Livestock and Pastoralism

Livestock farming and meat consumption, particularly in the North, are being criticized for their environmental impact… But livestock farming also has a major socio-economic importance, particularly in arid areas that are heavily dependent on pastoralism. The promotion of agroecological livestock systems aims to reconcile these social, environmental and economic issues.

The issues

Traditional extensive systems have been singled out for their contribution to greenhouse gas emissions (deforestation to extend pastures, methane emissions from ruminants, low efficiency per kg of milk or meat produced, etc.), even though they are being hit hard by the combined effects of climate change and population growth (variations in rainfall and advancing agricultural fronts, increasing drought-related crises, etc.).At the same time, they are suffering from the combined effects of climate change and population growth (variations in rainfall and the advance of agricultural fronts, the multiplication of drought-related crises, etc.), with the result that there is a chronic shortage of fodder and water, and the degradation of rangelands. At the other end of the spectrum, industrialised intensive livestock systems are showing their limits: excessive consumption of cereals and oilseeds in competition with human food, difficulties in integrating the sectors into a globalised market, animal welfare and related social ill-being, the search for a livestock ethics, etc. The growth of the world’s population and meat consumption in the South raises the crucial question of the sustainability of our (current or desired) food models, which are too rich in meat products, highlighting the importance of short, quality supply chains: in other words, consuming less, but better.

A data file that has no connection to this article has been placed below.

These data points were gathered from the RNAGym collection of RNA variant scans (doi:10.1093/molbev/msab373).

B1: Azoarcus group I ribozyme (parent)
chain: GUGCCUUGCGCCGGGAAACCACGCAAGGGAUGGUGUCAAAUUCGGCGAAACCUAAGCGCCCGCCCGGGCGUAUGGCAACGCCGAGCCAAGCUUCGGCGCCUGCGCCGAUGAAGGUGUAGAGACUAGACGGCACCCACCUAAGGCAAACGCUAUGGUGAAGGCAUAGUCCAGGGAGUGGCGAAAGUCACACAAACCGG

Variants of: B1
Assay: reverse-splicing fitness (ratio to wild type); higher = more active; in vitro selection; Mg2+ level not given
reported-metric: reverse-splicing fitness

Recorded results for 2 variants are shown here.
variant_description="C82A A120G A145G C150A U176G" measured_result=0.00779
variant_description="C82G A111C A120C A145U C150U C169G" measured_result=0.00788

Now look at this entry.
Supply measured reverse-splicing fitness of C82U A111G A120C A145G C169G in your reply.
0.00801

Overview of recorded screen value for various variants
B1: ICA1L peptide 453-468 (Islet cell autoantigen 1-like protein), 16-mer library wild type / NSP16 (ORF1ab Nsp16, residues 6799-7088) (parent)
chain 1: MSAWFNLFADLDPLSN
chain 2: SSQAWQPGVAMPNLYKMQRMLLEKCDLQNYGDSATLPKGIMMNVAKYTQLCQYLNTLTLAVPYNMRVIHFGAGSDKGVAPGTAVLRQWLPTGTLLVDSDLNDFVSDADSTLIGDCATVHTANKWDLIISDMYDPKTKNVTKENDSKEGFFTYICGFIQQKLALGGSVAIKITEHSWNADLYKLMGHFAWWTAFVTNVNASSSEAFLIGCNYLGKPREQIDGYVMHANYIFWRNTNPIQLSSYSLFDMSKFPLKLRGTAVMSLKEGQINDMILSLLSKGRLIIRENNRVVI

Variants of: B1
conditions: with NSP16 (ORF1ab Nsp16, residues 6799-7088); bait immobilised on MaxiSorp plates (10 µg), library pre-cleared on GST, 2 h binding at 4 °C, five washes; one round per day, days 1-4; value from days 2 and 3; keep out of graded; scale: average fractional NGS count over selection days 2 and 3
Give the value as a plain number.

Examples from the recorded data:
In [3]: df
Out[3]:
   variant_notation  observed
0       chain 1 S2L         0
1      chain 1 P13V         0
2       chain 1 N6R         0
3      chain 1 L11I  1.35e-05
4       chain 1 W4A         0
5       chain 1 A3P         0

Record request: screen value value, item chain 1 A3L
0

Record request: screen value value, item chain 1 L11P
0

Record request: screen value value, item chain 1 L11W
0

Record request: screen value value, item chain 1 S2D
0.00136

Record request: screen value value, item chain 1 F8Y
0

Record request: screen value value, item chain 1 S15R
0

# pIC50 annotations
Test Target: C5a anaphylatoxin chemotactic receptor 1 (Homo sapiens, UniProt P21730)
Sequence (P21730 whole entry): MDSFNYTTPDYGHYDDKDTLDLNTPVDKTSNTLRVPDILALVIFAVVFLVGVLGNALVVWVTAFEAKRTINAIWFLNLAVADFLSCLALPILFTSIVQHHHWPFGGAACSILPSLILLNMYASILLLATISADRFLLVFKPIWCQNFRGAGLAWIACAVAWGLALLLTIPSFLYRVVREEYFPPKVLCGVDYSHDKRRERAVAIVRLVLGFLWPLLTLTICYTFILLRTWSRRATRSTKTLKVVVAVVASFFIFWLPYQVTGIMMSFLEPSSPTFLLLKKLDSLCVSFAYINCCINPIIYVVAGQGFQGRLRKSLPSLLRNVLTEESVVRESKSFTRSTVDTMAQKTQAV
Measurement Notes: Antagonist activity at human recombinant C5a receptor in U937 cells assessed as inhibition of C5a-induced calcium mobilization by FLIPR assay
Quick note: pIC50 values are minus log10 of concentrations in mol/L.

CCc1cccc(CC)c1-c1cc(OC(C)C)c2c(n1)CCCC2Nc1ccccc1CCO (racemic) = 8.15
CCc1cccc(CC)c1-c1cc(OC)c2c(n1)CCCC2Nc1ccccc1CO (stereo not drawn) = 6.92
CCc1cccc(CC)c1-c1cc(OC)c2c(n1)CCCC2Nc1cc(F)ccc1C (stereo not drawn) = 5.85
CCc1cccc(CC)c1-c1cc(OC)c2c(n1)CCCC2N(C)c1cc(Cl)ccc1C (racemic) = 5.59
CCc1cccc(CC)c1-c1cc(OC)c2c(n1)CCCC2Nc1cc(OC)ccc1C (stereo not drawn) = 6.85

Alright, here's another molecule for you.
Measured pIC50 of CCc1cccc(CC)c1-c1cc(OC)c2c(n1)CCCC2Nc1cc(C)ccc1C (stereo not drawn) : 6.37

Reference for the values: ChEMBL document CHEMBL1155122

Our services

We support livestock farmers and agro-pastoralists, in the North and South, in the rational management of their pastoral resources in order to optimise the territorial impact of livestock farming and to enhance the positive externalities of pastoralism: maintenance of landscapes and biodiversity, capacity to enhance the value of non-cultivable areas, etc. Silvopastoralism, fodder hedges, rational management of herds and animal loads (on the scale of the farm or the terroir, in time and space) are among the technical solutions studied. Our skills in agro-economics also enable us to support the development of semi-intensive systems that are intelligent in the face of the climate, in connection with agriculture (manure, tillage, transport) and with a view to structuring the rapidly developing sectors (milk, small ruminants and monogastrics). Finally, we are working to strengthen the capacities of livestock breeders’ organisations, which are in the front line to meet the above-mentioned challenges.

References in this area